Therapy Dogs

The moment a volunteer with a therapy dog walks into a room, you can instantly feel a change in mood. All eyes focus on them, as smiles spread across everyone’s faces.  From working with a child who is learning to read to visiting a senior in assisted living, therapy dogs and their owners work together as a team to improve the lives of other people.

The Therapy Dog Training is based on the 60 Days To A Well Behaved Pet.  But we tweak it to focus on those skills important to Therapy Dogs.  If you are seeking training for your dog to become a Therapy / Facility Dog, we will teach the dog the following skills in public and/or stimulating environments (*some skills may not be applicable depending on the size of the dog). If you have a specific organization in mind for certification, you are encouraged to ask them what their requirements are before we finalize training so you can ensure all skills required are covered.

– Various temperament test items
– Accepting a friendly stranger
– Sitting politely for petting
– Appearance and grooming (including nail clipping)
– Heel and loose-leash walking with distractions (with flat collar or harness with no metal links)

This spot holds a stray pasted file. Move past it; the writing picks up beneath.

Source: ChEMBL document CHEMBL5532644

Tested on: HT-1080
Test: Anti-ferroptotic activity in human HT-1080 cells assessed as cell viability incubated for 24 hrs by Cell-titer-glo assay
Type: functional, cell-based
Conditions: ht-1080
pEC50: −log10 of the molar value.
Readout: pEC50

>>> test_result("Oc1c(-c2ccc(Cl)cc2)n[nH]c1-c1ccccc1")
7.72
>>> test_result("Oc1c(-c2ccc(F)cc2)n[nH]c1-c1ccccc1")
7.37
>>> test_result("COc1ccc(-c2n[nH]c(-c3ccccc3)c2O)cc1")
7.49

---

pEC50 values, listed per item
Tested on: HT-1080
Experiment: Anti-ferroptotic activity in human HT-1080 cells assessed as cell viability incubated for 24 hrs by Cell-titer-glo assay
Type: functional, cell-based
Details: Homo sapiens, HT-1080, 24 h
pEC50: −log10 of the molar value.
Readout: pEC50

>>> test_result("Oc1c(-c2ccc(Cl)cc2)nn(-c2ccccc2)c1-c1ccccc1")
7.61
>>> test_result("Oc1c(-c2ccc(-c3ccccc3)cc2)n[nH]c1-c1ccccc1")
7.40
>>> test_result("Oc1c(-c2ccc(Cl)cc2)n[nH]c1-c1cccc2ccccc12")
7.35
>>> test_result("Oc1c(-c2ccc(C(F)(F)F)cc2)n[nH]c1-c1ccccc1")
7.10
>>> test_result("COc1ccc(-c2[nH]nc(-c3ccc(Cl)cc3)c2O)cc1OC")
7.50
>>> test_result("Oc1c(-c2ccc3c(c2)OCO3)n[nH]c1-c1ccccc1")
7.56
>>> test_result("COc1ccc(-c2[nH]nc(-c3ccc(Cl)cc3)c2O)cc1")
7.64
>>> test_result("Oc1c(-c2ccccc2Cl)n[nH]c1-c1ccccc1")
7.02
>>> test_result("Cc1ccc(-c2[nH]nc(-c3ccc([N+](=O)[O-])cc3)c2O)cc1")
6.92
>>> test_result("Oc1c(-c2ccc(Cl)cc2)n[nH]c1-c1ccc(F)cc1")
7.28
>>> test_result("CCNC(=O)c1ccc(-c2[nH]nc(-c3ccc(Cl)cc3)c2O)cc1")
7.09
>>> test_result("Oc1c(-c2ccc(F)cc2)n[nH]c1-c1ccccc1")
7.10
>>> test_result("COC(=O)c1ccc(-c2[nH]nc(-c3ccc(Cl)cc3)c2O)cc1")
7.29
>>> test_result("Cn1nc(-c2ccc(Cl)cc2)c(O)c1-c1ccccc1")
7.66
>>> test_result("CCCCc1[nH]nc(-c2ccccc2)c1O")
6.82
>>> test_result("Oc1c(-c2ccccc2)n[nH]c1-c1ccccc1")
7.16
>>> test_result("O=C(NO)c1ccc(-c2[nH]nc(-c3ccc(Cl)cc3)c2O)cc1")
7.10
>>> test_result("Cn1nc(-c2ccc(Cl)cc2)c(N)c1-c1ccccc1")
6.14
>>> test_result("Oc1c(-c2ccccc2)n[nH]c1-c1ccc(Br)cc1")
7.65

– Recall – “Come” command around distractions
– Reaction to loud noises (may have a reaction, but must recover quickly and remain under control.
– Familiarity with medical equipment they may encounter in a facility setting
– Supervised separation – how your dog reacts when you walk away
– “Sit” and “Down” on different surfaces without needing to be lured
– Reactions to another a dog while on leash
– “Leave It” command (with treat being dropped in front of them and being able to walk past it)
– “Stay” or “Wait” command
– * “Lap” command – Dog will place its paws on your lap
– * “Visit” command – Dog will place its head on your lap from either side and allow you to pet their head
– * “Up” command – Dog will place paws on indicated object (i.e. wall, table, store counter)
– * “Jump On” command – Dog will move its entire body onto an indicated object
– Allows brushing by stranger
– Taking treats nicely
– American Kennel Club (AKC) Canine Good Citizen (CGC) certification